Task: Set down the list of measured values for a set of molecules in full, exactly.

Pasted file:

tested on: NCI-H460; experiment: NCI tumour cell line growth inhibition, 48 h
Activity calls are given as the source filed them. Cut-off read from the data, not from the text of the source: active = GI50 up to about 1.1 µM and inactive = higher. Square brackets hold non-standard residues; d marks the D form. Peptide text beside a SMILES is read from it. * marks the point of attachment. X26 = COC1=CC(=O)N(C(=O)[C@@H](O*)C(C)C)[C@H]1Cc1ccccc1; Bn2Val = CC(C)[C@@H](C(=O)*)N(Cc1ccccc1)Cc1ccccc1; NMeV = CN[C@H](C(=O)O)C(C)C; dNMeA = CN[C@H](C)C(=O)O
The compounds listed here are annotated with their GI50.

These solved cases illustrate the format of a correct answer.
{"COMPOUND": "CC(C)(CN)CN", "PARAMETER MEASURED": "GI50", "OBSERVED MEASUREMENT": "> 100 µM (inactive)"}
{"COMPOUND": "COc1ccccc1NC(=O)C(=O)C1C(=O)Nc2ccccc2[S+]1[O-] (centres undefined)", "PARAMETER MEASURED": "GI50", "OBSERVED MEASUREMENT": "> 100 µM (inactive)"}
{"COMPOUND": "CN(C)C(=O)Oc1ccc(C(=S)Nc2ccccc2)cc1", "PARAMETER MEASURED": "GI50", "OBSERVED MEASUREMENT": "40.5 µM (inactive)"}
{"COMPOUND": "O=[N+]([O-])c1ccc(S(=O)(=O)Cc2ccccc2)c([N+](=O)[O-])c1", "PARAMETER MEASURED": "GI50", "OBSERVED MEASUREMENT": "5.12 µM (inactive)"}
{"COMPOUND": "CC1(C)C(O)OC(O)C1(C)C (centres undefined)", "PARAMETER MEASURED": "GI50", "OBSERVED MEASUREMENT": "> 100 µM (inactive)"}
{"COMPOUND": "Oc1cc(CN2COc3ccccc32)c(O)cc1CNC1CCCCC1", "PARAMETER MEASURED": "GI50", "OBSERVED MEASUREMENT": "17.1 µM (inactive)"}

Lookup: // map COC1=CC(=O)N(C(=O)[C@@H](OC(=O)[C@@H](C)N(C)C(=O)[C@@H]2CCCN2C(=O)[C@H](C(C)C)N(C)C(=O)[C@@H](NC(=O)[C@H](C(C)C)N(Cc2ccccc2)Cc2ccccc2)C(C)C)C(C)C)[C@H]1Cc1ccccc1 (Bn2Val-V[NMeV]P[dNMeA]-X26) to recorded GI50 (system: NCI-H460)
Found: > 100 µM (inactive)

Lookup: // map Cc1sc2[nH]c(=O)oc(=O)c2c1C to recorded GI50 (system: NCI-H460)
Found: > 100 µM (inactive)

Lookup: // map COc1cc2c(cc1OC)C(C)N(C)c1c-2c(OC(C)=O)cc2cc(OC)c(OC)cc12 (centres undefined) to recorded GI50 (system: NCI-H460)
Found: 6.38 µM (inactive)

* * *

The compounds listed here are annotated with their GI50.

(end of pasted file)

tested on: NCI-H460; experiment: NCI tumour cell line growth inhibition, 48 h
Activity calls are given as the source filed them. Cut-off read from the data, not from the text of the source: active = GI50 up to about 1.1 µM and inactive = higher. Square brackets hold non-standard residues; d marks the D form. Peptide text beside a SMILES is read from it. * marks the point of attachment. X26 = COC1=CC(=O)N(C(=O)[C@@H](O*)C(C)C)[C@H]1Cc1ccccc1; Bn2Val = CC(C)[C@@H](C(=O)*)N(Cc1ccccc1)Cc1ccccc1; NMeV = CN[C@H](C(=O)O)C(C)C; dNMeA = CN[C@H](C)C(=O)O
The compounds listed here are annotated with their GI50.

These solved cases illustrate the format of a correct answer.
{"COMPOUND": "CC(C)(CN)CN", "PARAMETER MEASURED": "GI50", "OBSERVED MEASUREMENT": "> 100 µM (inactive)"}
{"COMPOUND": "COc1ccccc1NC(=O)C(=O)C1C(=O)Nc2ccccc2[S+]1[O-] (centres undefined)", "PARAMETER MEASURED": "GI50", "OBSERVED MEASUREMENT": "> 100 µM (inactive)"}
{"COMPOUND": "CN(C)C(=O)Oc1ccc(C(=S)Nc2ccccc2)cc1", "PARAMETER MEASURED": "GI50", "OBSERVED MEASUREMENT": "40.5 µM (inactive)"}
{"COMPOUND": "O=[N+]([O-])c1ccc(S(=O)(=O)Cc2ccccc2)c([N+](=O)[O-])c1", "PARAMETER MEASURED": "GI50", "OBSERVED MEASUREMENT": "5.12 µM (inactive)"}
{"COMPOUND": "CC1(C)C(O)OC(O)C1(C)C (centres undefined)", "PARAMETER MEASURED": "GI50", "OBSERVED MEASUREMENT": "> 100 µM (inactive)"}
{"COMPOUND": "Oc1cc(CN2COc3ccccc32)c(O)cc1CNC1CCCCC1", "PARAMETER MEASURED": "GI50", "OBSERVED MEASUREMENT": "17.1 µM (inactive)"}

Lookup: // map COC1=CC(=O)N(C(=O)[C@@H](OC(=O)[C@@H](C)N(C)C(=O)[C@@H]2CCCN2C(=O)[C@H](C(C)C)N(C)C(=O)[C@@H](NC(=O)[C@H](C(C)C)N(Cc2ccccc2)Cc2ccccc2)C(C)C)C(C)C)[C@H]1Cc1ccccc1 (Bn2Val-V[NMeV]P[dNMeA]-X26) to recorded GI50 (system: NCI-H460)
Found: > 100 µM (inactive)

Lookup: // map Cc1sc2[nH]c(=O)oc(=O)c2c1C to recorded GI50 (system: NCI-H460)
Found: > 100 µM (inactive)

Lookup: // map COc1cc2c(cc1OC)C(C)N(C)c1c-2c(OC(C)=O)cc2cc(OC)c(OC)cc12 (centres undefined) to recorded GI50 (system: NCI-H460)
Found: 6.38 µM (inactive)

* * *

The compounds listed here are annotated with their GI50.